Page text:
Area Forecast Discussion
Issued by NWS Mt. Holly, NJ

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000 FXUS61 KPHI 212028 AFDPHI Area Forecast Discussion National Weather Service Mount Holly NJ 328 PM EST Sat Jan 21 2017 .SYNOPSIS...
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A warm front lifts north through the region tonight as high pressure over the Western Atlantic continues to drift offshore. A strong and complex area of low pressure will develop over the Lower Mississippi Valley on Sunday, and that will lift towards and pass through the Mid-Atlantic and Northeast for the start of the new work week. Several weak disturbances will impact the region late this week. A deep upper trough will build east by next weekend.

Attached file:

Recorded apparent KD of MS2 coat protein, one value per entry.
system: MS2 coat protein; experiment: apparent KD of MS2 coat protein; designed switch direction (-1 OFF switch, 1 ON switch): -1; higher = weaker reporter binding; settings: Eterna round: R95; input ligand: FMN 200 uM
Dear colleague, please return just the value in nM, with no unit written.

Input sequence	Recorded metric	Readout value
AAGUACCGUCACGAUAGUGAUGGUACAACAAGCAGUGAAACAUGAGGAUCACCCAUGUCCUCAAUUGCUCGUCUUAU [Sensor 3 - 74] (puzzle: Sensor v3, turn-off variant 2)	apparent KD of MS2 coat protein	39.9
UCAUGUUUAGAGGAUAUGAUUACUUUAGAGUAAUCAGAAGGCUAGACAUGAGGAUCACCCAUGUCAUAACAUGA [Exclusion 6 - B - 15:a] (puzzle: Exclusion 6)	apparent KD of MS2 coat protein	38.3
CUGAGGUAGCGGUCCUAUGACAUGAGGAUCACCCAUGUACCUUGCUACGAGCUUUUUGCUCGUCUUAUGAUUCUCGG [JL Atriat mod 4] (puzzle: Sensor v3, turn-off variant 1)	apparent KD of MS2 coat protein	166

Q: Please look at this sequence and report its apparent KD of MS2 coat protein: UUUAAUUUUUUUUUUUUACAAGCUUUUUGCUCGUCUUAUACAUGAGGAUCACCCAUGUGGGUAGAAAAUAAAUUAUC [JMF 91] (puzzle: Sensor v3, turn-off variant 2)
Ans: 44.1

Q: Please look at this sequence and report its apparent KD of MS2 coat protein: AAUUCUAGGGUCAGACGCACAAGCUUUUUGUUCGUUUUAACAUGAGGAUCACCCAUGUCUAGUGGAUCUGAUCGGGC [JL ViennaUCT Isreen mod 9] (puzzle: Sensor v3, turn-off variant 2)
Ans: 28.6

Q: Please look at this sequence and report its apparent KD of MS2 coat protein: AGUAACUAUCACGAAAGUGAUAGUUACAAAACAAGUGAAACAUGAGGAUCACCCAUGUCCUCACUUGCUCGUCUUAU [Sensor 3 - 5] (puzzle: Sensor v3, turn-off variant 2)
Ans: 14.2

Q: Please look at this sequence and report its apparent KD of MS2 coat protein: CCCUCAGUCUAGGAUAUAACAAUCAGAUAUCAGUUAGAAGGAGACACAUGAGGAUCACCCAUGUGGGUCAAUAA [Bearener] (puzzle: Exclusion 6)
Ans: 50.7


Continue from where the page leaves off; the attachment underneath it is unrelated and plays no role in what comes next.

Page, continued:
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&& .NEAR TERM /UNTIL 6 AM SUNDAY MORNING/...
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Lots of low-level moisture, light winds, and a strong inversion above the surface will deep low clouds and fog across the area through tonight. The low clouds are expected to lower through the evening and overnight, and areas of dense fog are expected to develop. Therefore we`ve issued a Dense Fog Advisory for all of our CWA. A disturbance aloft is expected to move across the area overnight while an area of low pressure passes along a stalled out frontal boundary to our south. This could push an area of rain across portions of central/southern Delaware and Maryland, as well as southern New Jersey. These areas have a better chance of clearing out the fog earlier, so we will only issue the advisory through 5 am there.
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&& .SHORT TERM /6 AM SUNDAY MORNING THROUGH 6 PM SUNDAY/...